Holocaust Suitcase Packs Stories of Survival.
Paula Gris’s childhood ended at age three.
Paula Neuman Gris’s 75-year-old blue suitcase is an old friend. It accompanied her from her childhood home in Czernowitz, Romania, to the killing fields of the Holocaust to a displaced persons’ camp in Germany and across the ocean to America.
The suitcase held necessities and secrets. The journey began in 1941 when all the Jews of Czernowitz received the dreaded order to pack two bags and be ready to leave in two hours. It was part of the Romanian government’s directive to “cleanse the Earth” of Jews.
The blue suitcase
A year previously, after the Russians had occupied her hometown of Czernowitz, they seized her father, Simon Neuman, a men’s haberdasher, as a slave laborer. “They arrested my father because he was a capitalist. They had their own political agenda. He was imprisoned. At that time, my mother was pregnant with their second child,” Paula says in an Aish.com interview.
Her mother, Etka Neuman, would leave three-year-old Paula alone every day to visit him in prison and take him food. Then Simon disappeared with 10,000 Jewish men whom the Russians deported to Siberia. What became of him from there is unclear.
Meanwhile, Etka bore their baby. Anti-Jewish laws and a curfew were in force. Jews couldn’t be admitted to public hospitals and weren’t supposed to leave their homes at night. However, Etka went into labor at night, so she risked her life and sneaked out onto the street to reach her Jewish midwife.
“My memory of that night was she left me alone – probably saying, ‘I love you, I have to leave now.’ She locked the door and went away. My memory was standing frozen as a three-year-old little girl, looking at the doorknob all night long. It was probably the beginning of a long period of experiencing terror and fear and the sense of helplessness,” recalls Paula.
Her mother made it to the midwife’s where she spent the night. The next morning she wrapped up her new baby in a blanket and walked home.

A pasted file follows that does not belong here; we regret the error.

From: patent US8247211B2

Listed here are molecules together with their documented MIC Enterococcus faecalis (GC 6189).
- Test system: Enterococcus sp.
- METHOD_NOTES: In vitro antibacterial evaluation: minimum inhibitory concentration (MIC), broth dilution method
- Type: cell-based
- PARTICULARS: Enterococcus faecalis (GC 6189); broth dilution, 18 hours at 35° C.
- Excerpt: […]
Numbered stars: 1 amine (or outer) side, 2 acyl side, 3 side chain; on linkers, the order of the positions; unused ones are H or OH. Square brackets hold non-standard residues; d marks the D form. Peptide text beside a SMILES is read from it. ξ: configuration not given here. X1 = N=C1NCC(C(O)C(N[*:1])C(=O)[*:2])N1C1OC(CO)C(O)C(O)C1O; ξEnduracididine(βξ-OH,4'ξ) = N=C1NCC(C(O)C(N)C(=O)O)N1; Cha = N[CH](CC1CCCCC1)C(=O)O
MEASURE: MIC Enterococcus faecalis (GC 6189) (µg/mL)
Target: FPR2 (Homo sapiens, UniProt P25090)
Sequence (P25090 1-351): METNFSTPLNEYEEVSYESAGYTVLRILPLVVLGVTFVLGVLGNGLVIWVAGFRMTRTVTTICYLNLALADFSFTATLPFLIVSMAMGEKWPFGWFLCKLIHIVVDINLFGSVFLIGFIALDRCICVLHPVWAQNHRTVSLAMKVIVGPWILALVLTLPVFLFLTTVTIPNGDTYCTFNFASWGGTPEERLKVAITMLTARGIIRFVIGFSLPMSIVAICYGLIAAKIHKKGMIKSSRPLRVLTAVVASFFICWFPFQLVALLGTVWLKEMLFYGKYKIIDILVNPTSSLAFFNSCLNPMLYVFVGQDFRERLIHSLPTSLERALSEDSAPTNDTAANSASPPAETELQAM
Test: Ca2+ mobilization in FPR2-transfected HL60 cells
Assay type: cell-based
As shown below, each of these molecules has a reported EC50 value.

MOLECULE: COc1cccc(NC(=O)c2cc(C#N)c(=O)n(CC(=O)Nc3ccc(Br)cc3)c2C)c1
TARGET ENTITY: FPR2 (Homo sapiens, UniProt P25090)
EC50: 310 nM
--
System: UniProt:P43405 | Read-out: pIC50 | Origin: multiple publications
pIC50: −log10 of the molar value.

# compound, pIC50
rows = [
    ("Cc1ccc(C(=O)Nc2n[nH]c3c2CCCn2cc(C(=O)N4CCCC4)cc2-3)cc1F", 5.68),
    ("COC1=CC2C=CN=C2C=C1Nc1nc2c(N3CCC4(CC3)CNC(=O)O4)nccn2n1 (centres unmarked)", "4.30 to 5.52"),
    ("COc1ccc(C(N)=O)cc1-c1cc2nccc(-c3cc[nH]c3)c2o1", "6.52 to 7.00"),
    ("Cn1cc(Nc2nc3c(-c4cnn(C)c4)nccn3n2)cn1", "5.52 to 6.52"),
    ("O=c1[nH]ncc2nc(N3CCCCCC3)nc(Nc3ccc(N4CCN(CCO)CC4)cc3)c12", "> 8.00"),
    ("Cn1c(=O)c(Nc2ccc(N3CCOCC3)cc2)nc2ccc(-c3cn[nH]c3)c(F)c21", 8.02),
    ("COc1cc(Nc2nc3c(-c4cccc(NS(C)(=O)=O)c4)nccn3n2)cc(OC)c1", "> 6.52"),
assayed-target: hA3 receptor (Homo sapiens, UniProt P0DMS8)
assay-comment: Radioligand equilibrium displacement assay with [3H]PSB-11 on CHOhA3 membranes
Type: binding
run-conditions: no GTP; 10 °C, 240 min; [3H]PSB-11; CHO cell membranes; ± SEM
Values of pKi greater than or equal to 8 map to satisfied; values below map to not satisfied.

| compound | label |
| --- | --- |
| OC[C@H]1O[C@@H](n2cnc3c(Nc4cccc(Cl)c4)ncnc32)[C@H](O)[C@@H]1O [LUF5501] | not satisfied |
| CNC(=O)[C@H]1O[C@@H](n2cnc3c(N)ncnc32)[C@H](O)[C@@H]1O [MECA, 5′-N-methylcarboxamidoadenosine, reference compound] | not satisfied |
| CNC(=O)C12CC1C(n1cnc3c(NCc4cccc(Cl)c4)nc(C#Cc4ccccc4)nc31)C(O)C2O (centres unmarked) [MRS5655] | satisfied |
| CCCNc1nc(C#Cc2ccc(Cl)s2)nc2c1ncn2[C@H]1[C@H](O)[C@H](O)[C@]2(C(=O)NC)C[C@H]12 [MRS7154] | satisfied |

Childhood Ends at Age Three
Paula declares that her childhood ended at that point. “I became my mother’s partner until the end of the war in protecting and keeping that child alive.”
One-quarter of a million Jews died of execution, disease and starvation in Transnitria.
Her mother managed to obtain an exemption written by the town mayor and allowing them to remain in the ghetto for nine months after the order came in November 1941 to transport Jews to the Romanian-administered territory called Transnitria, what Paula describes as the largest killing field of the Holocaust. One-quarter of a million Jews died of execution, disease and starvation there.
November was the coldest month on record in years and many Jews piled into cattle cars froze to death in transit. Waiting nine months for the transport in June when the weather wasn’t cold would give her baby sister Sylvia a better chance of survival.
The Last Time I Cried
Paula remembers the little blue suitcase’s role. Her mother was allowed two suitcases, but needed one hand free to carry Sylvia, so she took just one suitcase packed with photographs, documents, diapers, a towel and soap. In the corners Etka stuffed money and jewelry with which to bribe officials if necessary and they left home.
“I’m sure I must have said, ‘Can I take my blanket? Can I take my bear?’ Instead, I had to carry a soup can. I think that was probably the last time I cried,” says Paula.
Suitcases remain etched in her memory from the eyes of a child. She recalls masses of people pushing toward the transport to Transnitria. Running, she held onto her mother’s skirt. “You had to keep moving, otherwise you’d get trampled.”